Turkey threatens to delay Gallipoli survey in statue row

TURKEY may delay a survey of its Gallipoli battlefields with New Zealand and Australia in protest at a World War I monument built in Australia, the Turkish ambassador said Wednesday.
Oguz Ozge, Turkey’s ambassador to Australia and New Zealand, told Radio New Zealand that the monument in Sydney, which commemorates the deaths of around 750,000 Assyrians, was “quite unacceptable.”
The monument, erected by Assyrian community leaders, refers to the alleged killing of the Assyrians by Ottoman troops as “genocide”. Government minister Chris Bowen was photographed at its unveiling last month.
“This is quite concerning to the Turkish government, and as long as remedial action is not taken we intend to do something on the part of the Turkish government,” Mr Ozge said.
Archaeologists from Turkey, New Zealand and Australia are next week due to begin mapping the Gallipoli peninsula, the scene of a bloody World War I offensive seen as a key moment in Australian and New Zealand history.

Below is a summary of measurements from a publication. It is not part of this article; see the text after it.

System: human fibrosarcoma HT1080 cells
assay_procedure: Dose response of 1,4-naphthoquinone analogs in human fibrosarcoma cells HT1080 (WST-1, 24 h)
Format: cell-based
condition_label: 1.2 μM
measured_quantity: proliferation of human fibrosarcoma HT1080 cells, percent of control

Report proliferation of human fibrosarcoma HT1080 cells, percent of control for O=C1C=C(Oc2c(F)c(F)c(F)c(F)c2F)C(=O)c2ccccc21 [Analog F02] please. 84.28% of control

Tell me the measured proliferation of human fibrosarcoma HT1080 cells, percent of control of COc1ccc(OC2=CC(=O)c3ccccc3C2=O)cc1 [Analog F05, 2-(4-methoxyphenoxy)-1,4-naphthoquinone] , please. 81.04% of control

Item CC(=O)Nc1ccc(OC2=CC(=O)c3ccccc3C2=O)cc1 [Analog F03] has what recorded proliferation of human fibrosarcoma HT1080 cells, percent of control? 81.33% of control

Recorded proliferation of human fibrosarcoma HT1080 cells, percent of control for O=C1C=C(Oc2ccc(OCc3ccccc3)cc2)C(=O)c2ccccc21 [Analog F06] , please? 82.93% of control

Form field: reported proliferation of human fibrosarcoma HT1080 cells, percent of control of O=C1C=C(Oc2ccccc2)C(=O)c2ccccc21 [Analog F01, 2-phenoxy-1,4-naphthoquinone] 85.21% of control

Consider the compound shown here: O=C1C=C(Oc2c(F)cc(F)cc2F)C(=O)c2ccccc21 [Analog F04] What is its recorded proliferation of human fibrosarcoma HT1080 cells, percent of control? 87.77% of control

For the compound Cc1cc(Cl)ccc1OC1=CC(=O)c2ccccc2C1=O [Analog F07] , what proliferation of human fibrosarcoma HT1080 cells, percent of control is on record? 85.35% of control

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A final decision to suspend the Gallipoli survey had not yet been taken, but Mr Ozge said it “could be, until we find a way out”.
“We hope to see the Australian government do something about (the monument)” he said.
“We are in touch with the Australian authorities … It is our intention to find a way out which would be satisfactory to us all,” he added.
Ian McGibbon, New Zealand’s representative in the Gallipoli survey, said the row had cast next week’s trip to Turkey into doubt, adding that the project had been several years in the making.
“I suspect it may eventually be next year now,” Mr McGibbon told NZPA.
“I guess we just wait until the issue is resolved.”
Mr McGibbon said the exercise aimed to provide a detailed archaeological map of the battlefields, where 11,500 Australian and New Zealand troops died in an offensive aimed at wresting the Dardanelles Strait from the Ottoman Empire, the predecessor of modern Turkey.
Turkey’s foreign minister had earlier condemned the monument in Sydney’s south-west, blaming people who “want to poison the perfect relations between Australia and Turkey and intend to rewrite history for political gain”.
Vandals have attacked the monument, spray-painting it with the words, “Assyrian dogs”, and the Turkish flag.

Turkey threatens to delay Gallipoli survey